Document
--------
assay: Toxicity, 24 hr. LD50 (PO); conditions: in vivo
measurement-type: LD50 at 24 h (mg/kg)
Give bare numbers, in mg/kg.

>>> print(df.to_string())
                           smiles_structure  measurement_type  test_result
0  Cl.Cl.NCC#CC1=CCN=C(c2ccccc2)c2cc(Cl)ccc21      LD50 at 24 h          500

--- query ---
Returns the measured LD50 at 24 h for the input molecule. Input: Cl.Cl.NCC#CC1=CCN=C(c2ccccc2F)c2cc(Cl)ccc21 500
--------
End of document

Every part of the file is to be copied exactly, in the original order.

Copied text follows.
assay: Toxicity, 24 hr. LD50 (PO); conditions: in vivo
measurement-type: LD50 at 24 h (mg/kg)
Give bare numbers, in mg/kg.

>>> print(df.to_string())
                           smiles_structure  measurement_type  test_result
0  Cl.Cl.NCC#CC1=CCN=C(c2ccccc2)c2cc(Cl)ccc21      LD50 at 24 h          500

--- query ---
Returns the measured LD50 at 24 h for the input molecule. Input: Cl.Cl.NCC#CC1=CCN=C(c2ccccc2F)c2cc(Cl)ccc21 500